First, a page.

After about nine months on the sidelines, T. Boone Pickens Jr. and Mesa Petroleum Co. are back in the corporate-takeover business.
While Mesa's bids last year were for giant oil companies, the latest offer is for KN Energy Inc., a Lakewood, Colo., natural-gas transmission and distribution company. Mesa President David Batchelder said yesterday that owning KN's distribution network would help Mesa market its natural-gas reserves.
"Their transmission lines are mostly in Kansas, and two-thirds of Mesa's natural-gas reserves are in Kansas," Batchelder said. "It is a natural fit. It develops alternative ways to move our gas. We believe that, with KN's transmission and distribution facilities, we will be able to enhance the value of Mesa Limited Partnership's natural-gas reserves."
Batchelder said Mesa's $22-a-share, $200 million bid for KN is one of several efforts by producers to gain control over natural-gas distribution. The largest of those is Occidental Petroleum Co.'s pending multibillion-dollar acquisition of MidCon Corp.
Batchelder said producers want to own distribution channels because the relative abundance of natural gas has pushed prices down, forcing producers to pay more attention to marketing their reserves.
"The producer of natural gas can no longer sit back," Batchelder said. "It used to be that the pipelines would come to producers and compete for your gas. That isn't the case anymore. You have to market your gas."
KN, which has opposed Mesa's overtures in the past, said yesterday that the latest Mesa offer will be considered by directors at a board meeting on Feb. 20. KN already has approached other potential buyers, Mesa said, and KN also recently initiated its own takeover bid. Last week KN said it has purchased a 12 percent stake in Rocky Mountain Natural Gas Co. and was considering a business combination.
Wall Street is anticipating that bids higher than Mesa's $22-a-share proposal will be made for KN. KN closed yesterday at $23.50, up $1. If a higher bid is successful, Mesa could profit, because it already owns 4.7 percent of KN.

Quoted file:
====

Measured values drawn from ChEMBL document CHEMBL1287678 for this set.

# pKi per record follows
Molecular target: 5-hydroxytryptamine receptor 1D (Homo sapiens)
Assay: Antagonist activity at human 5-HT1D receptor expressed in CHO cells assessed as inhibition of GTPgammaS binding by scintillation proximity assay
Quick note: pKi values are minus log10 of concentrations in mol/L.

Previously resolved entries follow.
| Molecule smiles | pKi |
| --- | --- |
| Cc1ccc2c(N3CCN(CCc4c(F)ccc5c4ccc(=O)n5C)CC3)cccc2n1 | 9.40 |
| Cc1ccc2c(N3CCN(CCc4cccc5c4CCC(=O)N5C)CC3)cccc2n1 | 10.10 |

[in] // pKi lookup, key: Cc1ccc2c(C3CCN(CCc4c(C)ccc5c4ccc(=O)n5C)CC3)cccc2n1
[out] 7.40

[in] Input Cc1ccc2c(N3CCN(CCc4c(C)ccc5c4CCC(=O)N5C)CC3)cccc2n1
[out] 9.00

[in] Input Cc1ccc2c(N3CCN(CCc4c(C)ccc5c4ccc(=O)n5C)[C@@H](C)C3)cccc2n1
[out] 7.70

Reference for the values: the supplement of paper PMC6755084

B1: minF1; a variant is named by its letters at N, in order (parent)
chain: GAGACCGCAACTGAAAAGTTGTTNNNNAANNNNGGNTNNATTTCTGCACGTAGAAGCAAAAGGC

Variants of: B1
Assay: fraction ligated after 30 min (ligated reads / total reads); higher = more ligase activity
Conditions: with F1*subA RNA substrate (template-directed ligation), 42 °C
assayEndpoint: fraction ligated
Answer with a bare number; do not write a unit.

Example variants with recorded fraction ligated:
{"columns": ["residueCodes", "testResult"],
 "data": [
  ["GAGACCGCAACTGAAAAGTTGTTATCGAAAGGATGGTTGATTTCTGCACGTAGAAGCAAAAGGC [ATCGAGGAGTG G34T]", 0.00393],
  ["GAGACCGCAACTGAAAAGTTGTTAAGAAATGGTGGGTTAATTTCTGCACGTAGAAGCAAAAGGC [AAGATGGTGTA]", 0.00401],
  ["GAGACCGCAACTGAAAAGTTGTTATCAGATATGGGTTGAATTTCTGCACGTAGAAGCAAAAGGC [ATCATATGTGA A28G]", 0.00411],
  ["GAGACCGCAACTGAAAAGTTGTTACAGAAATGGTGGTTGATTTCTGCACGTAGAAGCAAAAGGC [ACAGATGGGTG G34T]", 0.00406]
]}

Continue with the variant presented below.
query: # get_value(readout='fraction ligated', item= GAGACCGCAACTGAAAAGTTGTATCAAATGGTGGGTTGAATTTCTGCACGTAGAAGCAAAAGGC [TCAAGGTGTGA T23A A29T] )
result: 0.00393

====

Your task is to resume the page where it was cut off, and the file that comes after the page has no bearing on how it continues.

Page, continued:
In a letter to KN released yesterday, Pickens said he believes "it is likely we will be able to top any other arms-length bid," adding that he also might be willing to alter the terms of his all-cash offer for KN shares. Batchelder added that he believes Mesa is in the best position to pay a premium price for KN because it can utilize the firm's distribution system efficiently.
"We want to acquire this asset," Batchelder said. "We are very serious. At some point, it only makes sense for their management to sit down and talk to us. If they don't talk to us, we will have to wait and see" what action to take next.
The Mesa offer was made by Mesa Limited Partnership, for which Pickens serves as general partner. The partnership holds producing oil and gas properties that were spun off from Mesa Petroleum Co. Batchelder said the partnership easily could finance the relatively small all-cash bid for KN.
KN used to own producing properties, but they were spun off to shareholders after an earlier takeover bid from Mesa, according to Harlan Hansen, KN's director of communications. Hansen said KN has transmission and distribution assets in the western half of Kansas, the western two-thirds of Nebraska, northeast Colorado, eastern and southern Wyoming, and east Texas.
For the year ended Sept. 30, KN had revenue of $432 million and net income of $15 million ($1.67 a share) compared with revenue of $468 million and a net loss of $445,000 (5 cents) in the same period a year before. The loss includes an extraordinary write-off of $19.8 million.